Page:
Most vaccines that work in humans work through antibodies. Identifying antibodies present in human sera after previous exposure to a pathogen or a toxin has been a valuable way to identify new vaccine candidates (antigens) recognised by humans. This has been invaluable for guiding vaccine design as part of a process called “reverse vaccinology”. Nevertheless, it has significant limitations, not least because vaccination artificially “skews” the antibody response, something not possible to detect in normal human sera after natural infection. The Kymab mouse, overcomes this limitation by replacing mouse antibody genes with human antibody genes. This means we can immunise mice to identify what parts of an antigen are recognised by humanised antibodies. This will lead us to examine how human antibodies “see” antigen to provide protection from a vaccine. This can accelerate vaccine design and development and reduce costs in vaccine development. This is a major reason Kymab has attracted significant investment from organisations like Wellcome and BMGF. We will test the potential of outer membrane vesicles from Acinetobacter baumannii to induce protective antibodies against infections with this organism. This pathogen is a significant cause of hospital-acquired infections in high and LMICs and shows significant resistance to multiple antibiotics. We will examine the strength of binding of the antibodies induced to distinct antigens within the OMV and the comparative capacity of the antibodies induced to kill Acinetobacter baumannii bacteria. This is the first step to developing a new vaccine targeted to populations most at risk of Acinetobacter baumannii infection.
Use of human sera to identify protective antigens recognised after natural infection has been pioneered under the term “reverse vaccinology”. This has proven an effective approach as demonstrated by the development of vaccines against MenB, such as Bexsero. Nevertheless, after any natural infection there are a myriad of antigens recognised, most of which are not protective and so this can naturally constrain this approach. Moreover, since vaccination is an artificial skewing of the antibody response towards protective antigens, the reverse vaccinology approach does not inform on how the human antibody repertoire develops to vaccines, at least not until phase I, which is significantly downstream in the developmental process.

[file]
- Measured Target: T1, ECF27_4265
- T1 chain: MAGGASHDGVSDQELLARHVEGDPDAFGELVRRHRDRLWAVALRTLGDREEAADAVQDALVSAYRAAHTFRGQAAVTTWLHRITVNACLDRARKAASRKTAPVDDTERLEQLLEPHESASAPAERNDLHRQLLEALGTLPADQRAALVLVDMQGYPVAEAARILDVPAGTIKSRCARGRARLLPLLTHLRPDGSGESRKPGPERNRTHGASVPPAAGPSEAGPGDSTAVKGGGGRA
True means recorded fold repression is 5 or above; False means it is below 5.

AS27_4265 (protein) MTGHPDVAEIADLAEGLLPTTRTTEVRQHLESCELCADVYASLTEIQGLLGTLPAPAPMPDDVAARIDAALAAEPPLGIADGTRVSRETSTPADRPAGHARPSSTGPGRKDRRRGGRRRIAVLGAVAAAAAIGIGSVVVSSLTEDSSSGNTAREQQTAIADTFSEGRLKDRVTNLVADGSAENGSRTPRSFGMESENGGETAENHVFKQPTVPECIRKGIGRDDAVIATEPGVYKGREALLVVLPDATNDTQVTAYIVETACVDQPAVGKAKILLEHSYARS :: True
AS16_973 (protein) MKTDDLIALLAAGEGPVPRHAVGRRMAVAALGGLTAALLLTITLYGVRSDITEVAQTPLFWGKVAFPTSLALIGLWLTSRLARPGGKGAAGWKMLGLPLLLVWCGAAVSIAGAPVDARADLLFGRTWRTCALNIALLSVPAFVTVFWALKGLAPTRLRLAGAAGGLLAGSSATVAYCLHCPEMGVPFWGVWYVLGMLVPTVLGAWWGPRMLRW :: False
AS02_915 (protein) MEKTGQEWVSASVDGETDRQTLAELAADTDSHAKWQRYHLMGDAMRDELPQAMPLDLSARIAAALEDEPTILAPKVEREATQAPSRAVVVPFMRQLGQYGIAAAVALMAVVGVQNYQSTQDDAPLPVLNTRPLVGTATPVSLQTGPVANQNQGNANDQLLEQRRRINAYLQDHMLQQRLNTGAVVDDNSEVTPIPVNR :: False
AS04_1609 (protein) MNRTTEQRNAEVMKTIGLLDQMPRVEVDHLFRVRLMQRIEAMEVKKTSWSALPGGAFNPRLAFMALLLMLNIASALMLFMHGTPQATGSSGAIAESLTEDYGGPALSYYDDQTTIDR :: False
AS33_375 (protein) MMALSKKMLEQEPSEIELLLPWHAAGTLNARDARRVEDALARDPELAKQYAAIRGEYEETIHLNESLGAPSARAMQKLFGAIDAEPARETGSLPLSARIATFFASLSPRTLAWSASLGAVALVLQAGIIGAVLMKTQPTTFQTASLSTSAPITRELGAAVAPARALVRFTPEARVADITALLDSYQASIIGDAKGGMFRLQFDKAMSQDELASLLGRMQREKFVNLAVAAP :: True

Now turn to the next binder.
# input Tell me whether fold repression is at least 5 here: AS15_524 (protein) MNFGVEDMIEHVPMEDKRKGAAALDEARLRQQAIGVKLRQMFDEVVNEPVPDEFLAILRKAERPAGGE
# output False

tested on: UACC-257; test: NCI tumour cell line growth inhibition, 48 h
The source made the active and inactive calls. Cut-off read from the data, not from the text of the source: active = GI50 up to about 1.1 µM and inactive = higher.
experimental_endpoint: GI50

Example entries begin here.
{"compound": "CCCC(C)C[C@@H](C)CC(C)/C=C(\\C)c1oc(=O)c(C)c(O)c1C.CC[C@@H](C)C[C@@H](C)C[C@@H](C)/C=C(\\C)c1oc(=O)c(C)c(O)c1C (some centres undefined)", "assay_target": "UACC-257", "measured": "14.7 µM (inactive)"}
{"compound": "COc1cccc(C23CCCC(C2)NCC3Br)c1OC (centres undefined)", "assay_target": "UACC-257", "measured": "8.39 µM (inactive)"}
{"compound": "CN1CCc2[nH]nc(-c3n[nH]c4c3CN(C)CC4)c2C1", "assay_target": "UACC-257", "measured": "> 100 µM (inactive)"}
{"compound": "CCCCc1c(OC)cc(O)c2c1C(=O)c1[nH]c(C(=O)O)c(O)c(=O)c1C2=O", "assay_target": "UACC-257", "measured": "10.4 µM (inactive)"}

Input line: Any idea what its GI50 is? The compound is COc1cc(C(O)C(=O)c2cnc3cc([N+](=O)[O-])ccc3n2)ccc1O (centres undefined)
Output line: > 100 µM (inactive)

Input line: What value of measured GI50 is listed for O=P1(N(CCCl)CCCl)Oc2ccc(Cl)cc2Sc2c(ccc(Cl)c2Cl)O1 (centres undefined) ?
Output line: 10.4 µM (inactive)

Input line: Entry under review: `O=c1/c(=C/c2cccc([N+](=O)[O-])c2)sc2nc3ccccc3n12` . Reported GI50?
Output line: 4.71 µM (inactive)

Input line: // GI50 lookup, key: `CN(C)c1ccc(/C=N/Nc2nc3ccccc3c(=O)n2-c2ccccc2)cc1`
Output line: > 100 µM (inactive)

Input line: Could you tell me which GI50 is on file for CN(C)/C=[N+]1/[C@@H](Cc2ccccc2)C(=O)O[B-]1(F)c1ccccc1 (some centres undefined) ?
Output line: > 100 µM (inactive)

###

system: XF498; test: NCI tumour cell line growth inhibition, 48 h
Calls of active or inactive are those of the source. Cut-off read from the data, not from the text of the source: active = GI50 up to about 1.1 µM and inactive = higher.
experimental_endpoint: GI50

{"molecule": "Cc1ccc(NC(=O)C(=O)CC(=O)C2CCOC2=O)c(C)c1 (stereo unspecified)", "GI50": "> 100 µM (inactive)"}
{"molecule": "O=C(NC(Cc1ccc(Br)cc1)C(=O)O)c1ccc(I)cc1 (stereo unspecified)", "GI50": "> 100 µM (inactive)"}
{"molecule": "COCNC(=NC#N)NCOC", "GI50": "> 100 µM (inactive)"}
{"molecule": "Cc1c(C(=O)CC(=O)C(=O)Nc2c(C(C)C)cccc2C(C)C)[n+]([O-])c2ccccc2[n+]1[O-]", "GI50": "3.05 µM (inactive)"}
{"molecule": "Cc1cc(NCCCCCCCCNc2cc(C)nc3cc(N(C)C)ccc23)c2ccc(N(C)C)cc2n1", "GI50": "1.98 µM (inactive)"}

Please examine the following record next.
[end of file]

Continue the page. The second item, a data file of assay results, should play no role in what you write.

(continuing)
It would be helpful to examine the human antibody repertoire in an animal model, where we can assess this in much greater mechanistic detail. Kymab have developed a mouse where this is achieved through transferring the human B cell repertoire across into the murine host. Immunizing these mice has provided a fantastic opportunity to examine the targeting of antigens by “human” antibodies at the supraphysiological levels induced after vaccination with purified subunit vaccines. Her, we have immunized the Kymab mouse alongside wild-type (WT) control mice to compare how antibody responses develop after immunization.
We performed extensive analyses of the microarchitecture of the spleen in humanised mice to examine whether this was affected by the chimerisation and its relationship to WT mice. Overall, standard architecture was maintained. We observed normal B cell follicle and T zone formation and distribution across the tissue. Moreover, we observed that immunization with a prototypical vaccine induced significant numbers of structures called germinal centres – the powerhouse of antibody selection and essential for the generation of optimal responses to vaccines. Through modifying specific technologies we could localise IgM and IgG plasma cells in humanised mice.
These studies provide a route through which to study the development and mechanisms of selection of humanized antibody responses to vaccines that are used in humans. It provides enhanced validation of the Kymab mouse as a tool to study the development of vaccines of relevance to humans.
Professor Adam Cunningham
Professor of Functional Immunity
Institute of Immunology and Immunotherapy, University of Birmingham (UK)
Dr Stephen Reece, Kymab Ltd (UK)
Prof Paul Kellam, Kymab Ltd (UK)
Prof Ian Henderson, Institute for Molecular Bioscience (Australia)